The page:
The term post-truth has been around for a couple of decades, during which time it has had several meanings. However, it exploded into common parlance following the Oxford English Dictionary’s decision to name it the 2016 word of the year.
The OED defines post-truth as an adjective “relating to or denoting circumstances in which objective facts are less influential in shaping public opinion than appeals to emotion and personal belief”. The reference to objective facts is in itself a telling phrase in that it suggests that there is such an entity as “subjective facts”.
The new common acceptance of the OED’s definition of post-truth represents a victory by the Left in the contest to determine language. Post-truth is used by the Left to explain the decision by most Brits to back Brexit.
Following Donald Trump’s victory, post-truth also is being used to explain why Americans in the swing states voted for the Republican candidate against what the Left regards as their objective interests.
In both instances, the term brings reassurance to the Left. Why did the people of Britain overlook the (alleged) benefits of the EU? Well, they neglected objective facts. And why did Americans elect Trump, rejecting Hillary Clinton in the process? Well, they embraced emotional appeals and personal prejudices.
It comes as no surprise that this kind of thought is evident in Australia. Last Wednesday on the ABC’s Radio National Breakfast program, Fran Kelly interviewed Josef Janning, senior policy fellow at the European Council on Foreign Relations. The discussion followed German chancellor Angela Merkel’s recent re-election as leader of the Christian Democratic Union.
It was soon evident that Kelly and Janning were barracking for Merkel to win next year’s German election and were united in their opposition to the right-wing Alternative for Germany (AFD) party, which is hostile to immigration. Kelly commented that it “was notable that some of the ministers speaking at the Christian Democrat conference … addressed the rise of the post-truth world directly” and “the rise of Donald Trump more indirectly”.
Kelly identified herself with a senior CDU politician who distinguished himself from “the troublemakers, the extremists and those who think you can explain the world in 140 characters”. The latter was an obvious reference to Trump. Janning agreed and expressed concern that, because of social media, it was becoming increasingly difficult for governments to “wake-up the people and say: look, there’s something serious happening (and) we have to act against it to stay with our head above the water”.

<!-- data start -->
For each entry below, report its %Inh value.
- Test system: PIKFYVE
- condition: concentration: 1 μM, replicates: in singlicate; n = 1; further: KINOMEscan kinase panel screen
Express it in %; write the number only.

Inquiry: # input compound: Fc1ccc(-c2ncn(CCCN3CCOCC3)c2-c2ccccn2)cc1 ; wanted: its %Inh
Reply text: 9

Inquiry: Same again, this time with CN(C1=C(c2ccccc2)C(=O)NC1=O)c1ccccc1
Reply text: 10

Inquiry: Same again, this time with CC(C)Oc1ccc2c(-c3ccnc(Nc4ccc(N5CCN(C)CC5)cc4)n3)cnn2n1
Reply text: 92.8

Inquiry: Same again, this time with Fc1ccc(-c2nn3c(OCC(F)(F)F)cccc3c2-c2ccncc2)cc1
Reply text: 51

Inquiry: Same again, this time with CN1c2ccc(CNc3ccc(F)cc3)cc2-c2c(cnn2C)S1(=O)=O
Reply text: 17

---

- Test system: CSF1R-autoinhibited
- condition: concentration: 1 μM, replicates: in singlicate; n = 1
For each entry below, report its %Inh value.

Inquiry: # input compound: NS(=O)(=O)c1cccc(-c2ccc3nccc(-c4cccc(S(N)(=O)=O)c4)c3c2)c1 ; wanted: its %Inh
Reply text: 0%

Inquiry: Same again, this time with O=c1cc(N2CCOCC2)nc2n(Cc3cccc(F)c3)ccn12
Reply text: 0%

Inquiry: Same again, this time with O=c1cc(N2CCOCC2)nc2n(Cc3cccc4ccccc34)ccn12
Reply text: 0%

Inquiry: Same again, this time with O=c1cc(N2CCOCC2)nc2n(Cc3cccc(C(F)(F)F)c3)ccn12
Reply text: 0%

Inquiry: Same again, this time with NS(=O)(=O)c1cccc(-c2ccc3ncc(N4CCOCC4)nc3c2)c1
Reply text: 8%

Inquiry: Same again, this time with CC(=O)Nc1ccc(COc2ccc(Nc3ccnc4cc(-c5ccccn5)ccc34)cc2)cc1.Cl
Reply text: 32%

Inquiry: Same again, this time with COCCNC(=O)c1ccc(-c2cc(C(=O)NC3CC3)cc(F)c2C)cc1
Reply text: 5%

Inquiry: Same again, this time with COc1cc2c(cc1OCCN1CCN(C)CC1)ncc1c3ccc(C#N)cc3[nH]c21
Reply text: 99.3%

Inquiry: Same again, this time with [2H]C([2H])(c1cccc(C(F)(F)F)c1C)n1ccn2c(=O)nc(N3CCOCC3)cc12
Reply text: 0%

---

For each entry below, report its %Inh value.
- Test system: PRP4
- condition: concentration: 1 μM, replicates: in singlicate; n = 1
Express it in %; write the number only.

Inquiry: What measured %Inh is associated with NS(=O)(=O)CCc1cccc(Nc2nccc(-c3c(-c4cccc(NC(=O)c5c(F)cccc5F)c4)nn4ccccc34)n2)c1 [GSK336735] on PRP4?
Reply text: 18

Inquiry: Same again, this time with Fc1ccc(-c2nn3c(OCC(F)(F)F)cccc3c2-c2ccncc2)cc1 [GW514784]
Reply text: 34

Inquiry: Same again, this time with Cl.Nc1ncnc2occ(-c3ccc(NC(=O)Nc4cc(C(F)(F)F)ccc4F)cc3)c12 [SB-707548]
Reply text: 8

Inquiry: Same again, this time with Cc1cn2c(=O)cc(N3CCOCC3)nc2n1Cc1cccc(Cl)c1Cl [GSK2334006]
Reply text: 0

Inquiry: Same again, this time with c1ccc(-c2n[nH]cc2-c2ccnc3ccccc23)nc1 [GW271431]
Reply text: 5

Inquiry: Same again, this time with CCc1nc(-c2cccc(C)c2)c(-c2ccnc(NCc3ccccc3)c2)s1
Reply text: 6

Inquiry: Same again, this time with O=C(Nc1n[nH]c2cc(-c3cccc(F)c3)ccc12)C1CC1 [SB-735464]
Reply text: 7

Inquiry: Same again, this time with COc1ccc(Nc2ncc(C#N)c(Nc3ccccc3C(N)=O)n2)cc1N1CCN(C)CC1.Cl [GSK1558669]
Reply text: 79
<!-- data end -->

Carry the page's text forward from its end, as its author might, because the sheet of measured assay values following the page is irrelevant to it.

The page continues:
Those who run the post-truth line imply not only that there is such an entity as truth but, more seriously, that they alone express it. This reflects one meaning of truth that is traditionally theological in nature. For example, when Christians, Jews or Muslims refer to “the truth” they are invariably stating a faith; that is, a commitment to a theological belief, the facts concerning which cannot be established on this earth.
Sure, there are certain secular truths; for example, that Nazi Germany invaded Poland in September 1939. However, there is rarely an accepted truth in contemporary times. Rather, there are what are claimed to be facts that are contested. Agree with the AFD in Germany or not, its view on immigration may turn out to be correct. Or may not. Or the matter may remain contentious for eons. We just do not know.
Right now, it is intellectually fashionable to depict the US president-elect as post-truth. However, as Trump campaign director Kellyanne Conway said recently, the one constant untruth of the presidential campaign was the claim made widely by journalists and commentators that Trump could not win. Yet those who were so wrong about the outcome of the Clinton v Trump contest continue to put themselves in the truth, not the post-truth, camp.
In her Fairfax Media article last Saturday, Julia Baird supported the post-truth intellectual fashion and bemoaned what she referred to as an “insidious trend”: namely, “the demise of the expert; politicians and pundits ridiculing those who bring knowledge to bear on public debate by those who have none”. Baird went on to censure British Conservative politician Michael Gove, whom, she wrote, “crowed in the lead-up to the Brexit vote: ‘People have had enough of experts’ — until, Baird opined, “they go to the doctor or fly in a plane”.
Sure, doctors and pilots have expertise. But they can make mistakes. But there is no comparison to Brexit. In 2016, it is far too early to say whether the British people’s decision to quit the EU was correct or not. This is not a matter of Baird’s “truth” against Gove’s “non-truth”. It’s just a political issue with good arguments on both sides of the debate.
If we really want to know what is happening in Western democracies, it makes sense to examine why Brexit and Trump prevailed. It’s simply an act of denial to claim that it was a matter of “liars” defeating “truth-tellers”.